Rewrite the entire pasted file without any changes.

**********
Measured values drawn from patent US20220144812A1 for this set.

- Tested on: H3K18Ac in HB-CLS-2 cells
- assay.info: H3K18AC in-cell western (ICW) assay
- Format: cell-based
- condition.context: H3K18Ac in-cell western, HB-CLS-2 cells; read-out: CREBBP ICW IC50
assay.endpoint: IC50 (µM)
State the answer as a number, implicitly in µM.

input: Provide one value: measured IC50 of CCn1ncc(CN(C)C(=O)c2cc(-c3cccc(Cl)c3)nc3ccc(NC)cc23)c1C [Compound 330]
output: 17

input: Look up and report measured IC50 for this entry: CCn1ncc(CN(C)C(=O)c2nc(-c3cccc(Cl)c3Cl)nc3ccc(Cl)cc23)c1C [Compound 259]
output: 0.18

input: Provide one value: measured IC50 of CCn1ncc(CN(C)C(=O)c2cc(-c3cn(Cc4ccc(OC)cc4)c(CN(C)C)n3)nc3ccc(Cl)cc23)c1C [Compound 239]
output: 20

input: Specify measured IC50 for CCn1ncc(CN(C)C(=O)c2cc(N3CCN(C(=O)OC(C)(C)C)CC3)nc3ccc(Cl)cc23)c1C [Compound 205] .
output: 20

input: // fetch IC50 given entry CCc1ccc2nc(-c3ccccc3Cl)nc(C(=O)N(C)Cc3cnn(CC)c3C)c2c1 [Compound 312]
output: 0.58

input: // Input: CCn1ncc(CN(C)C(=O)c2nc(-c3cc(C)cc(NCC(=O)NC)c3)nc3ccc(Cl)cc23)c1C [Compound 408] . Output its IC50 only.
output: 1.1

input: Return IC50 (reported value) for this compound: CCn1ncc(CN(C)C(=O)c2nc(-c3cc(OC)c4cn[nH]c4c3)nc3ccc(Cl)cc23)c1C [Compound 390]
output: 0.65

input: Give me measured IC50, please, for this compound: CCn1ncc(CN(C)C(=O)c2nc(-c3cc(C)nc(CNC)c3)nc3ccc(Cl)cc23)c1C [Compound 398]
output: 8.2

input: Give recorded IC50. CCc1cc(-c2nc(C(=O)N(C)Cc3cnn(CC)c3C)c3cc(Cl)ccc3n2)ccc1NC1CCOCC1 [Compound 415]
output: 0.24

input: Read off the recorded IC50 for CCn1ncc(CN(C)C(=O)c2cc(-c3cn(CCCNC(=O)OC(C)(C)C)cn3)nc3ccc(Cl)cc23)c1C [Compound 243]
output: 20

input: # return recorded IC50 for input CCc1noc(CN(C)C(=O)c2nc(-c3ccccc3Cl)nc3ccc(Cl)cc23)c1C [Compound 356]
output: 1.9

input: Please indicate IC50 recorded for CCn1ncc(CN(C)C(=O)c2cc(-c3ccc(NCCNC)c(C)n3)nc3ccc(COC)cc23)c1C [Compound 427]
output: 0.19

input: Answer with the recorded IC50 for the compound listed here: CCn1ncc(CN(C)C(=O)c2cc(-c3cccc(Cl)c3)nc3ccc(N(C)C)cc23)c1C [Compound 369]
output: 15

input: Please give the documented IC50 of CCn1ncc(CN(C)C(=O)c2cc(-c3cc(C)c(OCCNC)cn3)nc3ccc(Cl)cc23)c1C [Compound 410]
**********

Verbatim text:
Measured values drawn from patent US20220144812A1 for this set.

- Tested on: H3K18Ac in HB-CLS-2 cells
- assay.info: H3K18AC in-cell western (ICW) assay
- Format: cell-based
- condition.context: H3K18Ac in-cell western, HB-CLS-2 cells; read-out: CREBBP ICW IC50
assay.endpoint: IC50 (µM)
State the answer as a number, implicitly in µM.

input: Provide one value: measured IC50 of CCn1ncc(CN(C)C(=O)c2cc(-c3cccc(Cl)c3)nc3ccc(NC)cc23)c1C [Compound 330]
output: 17

input: Look up and report measured IC50 for this entry: CCn1ncc(CN(C)C(=O)c2nc(-c3cccc(Cl)c3Cl)nc3ccc(Cl)cc23)c1C [Compound 259]
output: 0.18

input: Provide one value: measured IC50 of CCn1ncc(CN(C)C(=O)c2cc(-c3cn(Cc4ccc(OC)cc4)c(CN(C)C)n3)nc3ccc(Cl)cc23)c1C [Compound 239]
output: 20

input: Specify measured IC50 for CCn1ncc(CN(C)C(=O)c2cc(N3CCN(C(=O)OC(C)(C)C)CC3)nc3ccc(Cl)cc23)c1C [Compound 205] .
output: 20

input: // fetch IC50 given entry CCc1ccc2nc(-c3ccccc3Cl)nc(C(=O)N(C)Cc3cnn(CC)c3C)c2c1 [Compound 312]
output: 0.58

input: // Input: CCn1ncc(CN(C)C(=O)c2nc(-c3cc(C)cc(NCC(=O)NC)c3)nc3ccc(Cl)cc23)c1C [Compound 408] . Output its IC50 only.
output: 1.1

input: Return IC50 (reported value) for this compound: CCn1ncc(CN(C)C(=O)c2nc(-c3cc(OC)c4cn[nH]c4c3)nc3ccc(Cl)cc23)c1C [Compound 390]
output: 0.65

input: Give me measured IC50, please, for this compound: CCn1ncc(CN(C)C(=O)c2nc(-c3cc(C)nc(CNC)c3)nc3ccc(Cl)cc23)c1C [Compound 398]
output: 8.2

input: Give recorded IC50. CCc1cc(-c2nc(C(=O)N(C)Cc3cnn(CC)c3C)c3cc(Cl)ccc3n2)ccc1NC1CCOCC1 [Compound 415]
output: 0.24

input: Read off the recorded IC50 for CCn1ncc(CN(C)C(=O)c2cc(-c3cn(CCCNC(=O)OC(C)(C)C)cn3)nc3ccc(Cl)cc23)c1C [Compound 243]
output: 20

input: # return recorded IC50 for input CCc1noc(CN(C)C(=O)c2nc(-c3ccccc3Cl)nc3ccc(Cl)cc23)c1C [Compound 356]
output: 1.9

input: Please indicate IC50 recorded for CCn1ncc(CN(C)C(=O)c2cc(-c3ccc(NCCNC)c(C)n3)nc3ccc(COC)cc23)c1C [Compound 427]
output: 0.19

input: Answer with the recorded IC50 for the compound listed here: CCn1ncc(CN(C)C(=O)c2cc(-c3cccc(Cl)c3)nc3ccc(N(C)C)cc23)c1C [Compound 369]
output: 15

input: Please give the documented IC50 of CCn1ncc(CN(C)C(=O)c2cc(-c3cc(C)c(OCCNC)cn3)nc3ccc(Cl)cc23)c1C [Compound 410]